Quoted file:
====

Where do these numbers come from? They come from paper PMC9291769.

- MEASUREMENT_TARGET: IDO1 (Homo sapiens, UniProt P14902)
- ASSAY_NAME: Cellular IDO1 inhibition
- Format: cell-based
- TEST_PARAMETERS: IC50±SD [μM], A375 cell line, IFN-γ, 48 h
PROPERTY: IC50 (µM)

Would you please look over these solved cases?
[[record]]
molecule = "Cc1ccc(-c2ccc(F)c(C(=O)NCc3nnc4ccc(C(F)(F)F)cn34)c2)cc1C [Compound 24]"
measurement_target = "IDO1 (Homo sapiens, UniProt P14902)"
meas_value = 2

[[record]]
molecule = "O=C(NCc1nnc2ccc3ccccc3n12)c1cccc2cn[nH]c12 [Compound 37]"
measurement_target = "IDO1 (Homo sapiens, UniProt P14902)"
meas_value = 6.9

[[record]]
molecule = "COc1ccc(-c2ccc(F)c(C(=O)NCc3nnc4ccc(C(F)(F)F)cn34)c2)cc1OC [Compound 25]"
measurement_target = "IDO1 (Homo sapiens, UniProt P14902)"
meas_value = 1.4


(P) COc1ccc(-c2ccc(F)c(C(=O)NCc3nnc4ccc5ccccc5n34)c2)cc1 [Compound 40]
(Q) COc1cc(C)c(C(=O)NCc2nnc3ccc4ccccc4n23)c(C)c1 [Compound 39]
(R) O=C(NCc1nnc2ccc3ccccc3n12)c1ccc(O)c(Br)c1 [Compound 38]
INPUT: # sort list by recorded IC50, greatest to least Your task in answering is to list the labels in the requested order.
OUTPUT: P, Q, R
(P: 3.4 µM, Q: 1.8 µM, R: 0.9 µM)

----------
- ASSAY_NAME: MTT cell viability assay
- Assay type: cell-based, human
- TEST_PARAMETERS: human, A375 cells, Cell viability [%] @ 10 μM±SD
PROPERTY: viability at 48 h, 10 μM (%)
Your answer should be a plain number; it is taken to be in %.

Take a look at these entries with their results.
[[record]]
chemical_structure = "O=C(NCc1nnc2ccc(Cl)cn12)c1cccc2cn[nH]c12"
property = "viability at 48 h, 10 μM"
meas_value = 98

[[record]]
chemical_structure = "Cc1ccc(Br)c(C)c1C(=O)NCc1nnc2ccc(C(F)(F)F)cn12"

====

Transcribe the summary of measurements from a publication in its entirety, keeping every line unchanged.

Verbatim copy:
Where do these numbers come from? They come from paper PMC9291769.

- MEASUREMENT_TARGET: IDO1 (Homo sapiens, UniProt P14902)
- ASSAY_NAME: Cellular IDO1 inhibition
- Format: cell-based
- TEST_PARAMETERS: IC50±SD [μM], A375 cell line, IFN-γ, 48 h
PROPERTY: IC50 (µM)

Would you please look over these solved cases?
[[record]]
molecule = "Cc1ccc(-c2ccc(F)c(C(=O)NCc3nnc4ccc(C(F)(F)F)cn34)c2)cc1C [Compound 24]"
measurement_target = "IDO1 (Homo sapiens, UniProt P14902)"
meas_value = 2

[[record]]
molecule = "O=C(NCc1nnc2ccc3ccccc3n12)c1cccc2cn[nH]c12 [Compound 37]"
measurement_target = "IDO1 (Homo sapiens, UniProt P14902)"
meas_value = 6.9

[[record]]
molecule = "COc1ccc(-c2ccc(F)c(C(=O)NCc3nnc4ccc(C(F)(F)F)cn34)c2)cc1OC [Compound 25]"
measurement_target = "IDO1 (Homo sapiens, UniProt P14902)"
meas_value = 1.4


(P) COc1ccc(-c2ccc(F)c(C(=O)NCc3nnc4ccc5ccccc5n34)c2)cc1 [Compound 40]
(Q) COc1cc(C)c(C(=O)NCc2nnc3ccc4ccccc4n23)c(C)c1 [Compound 39]
(R) O=C(NCc1nnc2ccc3ccccc3n12)c1ccc(O)c(Br)c1 [Compound 38]
INPUT: # sort list by recorded IC50, greatest to least Your task in answering is to list the labels in the requested order.
OUTPUT: P, Q, R
(P: 3.4 µM, Q: 1.8 µM, R: 0.9 µM)

----------
- ASSAY_NAME: MTT cell viability assay
- Assay type: cell-based, human
- TEST_PARAMETERS: human, A375 cells, Cell viability [%] @ 10 μM±SD
PROPERTY: viability at 48 h, 10 μM (%)
Your answer should be a plain number; it is taken to be in %.

Take a look at these entries with their results.
[[record]]
chemical_structure = "O=C(NCc1nnc2ccc(Cl)cn12)c1cccc2cn[nH]c12"
property = "viability at 48 h, 10 μM"
meas_value = 98

[[record]]
chemical_structure = "Cc1ccc(Br)c(C)c1C(=O)NCc1nnc2ccc(C(F)(F)F)cn12"